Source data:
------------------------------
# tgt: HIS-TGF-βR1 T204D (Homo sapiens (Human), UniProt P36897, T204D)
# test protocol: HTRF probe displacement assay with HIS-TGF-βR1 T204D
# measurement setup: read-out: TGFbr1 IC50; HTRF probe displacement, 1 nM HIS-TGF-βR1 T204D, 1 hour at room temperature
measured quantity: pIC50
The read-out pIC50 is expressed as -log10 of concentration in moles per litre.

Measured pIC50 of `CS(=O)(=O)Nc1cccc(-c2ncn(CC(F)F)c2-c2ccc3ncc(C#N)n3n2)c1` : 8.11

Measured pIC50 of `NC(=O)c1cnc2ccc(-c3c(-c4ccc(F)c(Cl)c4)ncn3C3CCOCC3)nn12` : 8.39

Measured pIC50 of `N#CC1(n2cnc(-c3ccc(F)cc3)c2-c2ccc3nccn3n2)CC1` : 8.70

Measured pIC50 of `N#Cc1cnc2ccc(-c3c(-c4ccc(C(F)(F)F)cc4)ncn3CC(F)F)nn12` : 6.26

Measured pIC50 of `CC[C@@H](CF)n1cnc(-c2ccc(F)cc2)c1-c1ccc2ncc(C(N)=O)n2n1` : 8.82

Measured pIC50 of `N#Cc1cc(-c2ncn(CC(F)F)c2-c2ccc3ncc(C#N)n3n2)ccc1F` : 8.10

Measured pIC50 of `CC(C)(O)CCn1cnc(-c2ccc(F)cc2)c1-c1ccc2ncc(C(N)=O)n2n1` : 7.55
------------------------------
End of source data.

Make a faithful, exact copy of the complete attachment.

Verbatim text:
# tgt: HIS-TGF-βR1 T204D (Homo sapiens (Human), UniProt P36897, T204D)
# test protocol: HTRF probe displacement assay with HIS-TGF-βR1 T204D
# measurement setup: read-out: TGFbr1 IC50; HTRF probe displacement, 1 nM HIS-TGF-βR1 T204D, 1 hour at room temperature
measured quantity: pIC50
The read-out pIC50 is expressed as -log10 of concentration in moles per litre.

Measured pIC50 of `CS(=O)(=O)Nc1cccc(-c2ncn(CC(F)F)c2-c2ccc3ncc(C#N)n3n2)c1` : 8.11

Measured pIC50 of `NC(=O)c1cnc2ccc(-c3c(-c4ccc(F)c(Cl)c4)ncn3C3CCOCC3)nn12` : 8.39

Measured pIC50 of `N#CC1(n2cnc(-c3ccc(F)cc3)c2-c2ccc3nccn3n2)CC1` : 8.70

Measured pIC50 of `N#Cc1cnc2ccc(-c3c(-c4ccc(C(F)(F)F)cc4)ncn3CC(F)F)nn12` : 6.26

Measured pIC50 of `CC[C@@H](CF)n1cnc(-c2ccc(F)cc2)c1-c1ccc2ncc(C(N)=O)n2n1` : 8.82

Measured pIC50 of `N#Cc1cc(-c2ncn(CC(F)F)c2-c2ccc3ncc(C#N)n3n2)ccc1F` : 8.10

Measured pIC50 of `CC(C)(O)CCn1cnc(-c2ccc(F)cc2)c1-c1ccc2ncc(C(N)=O)n2n1` : 7.55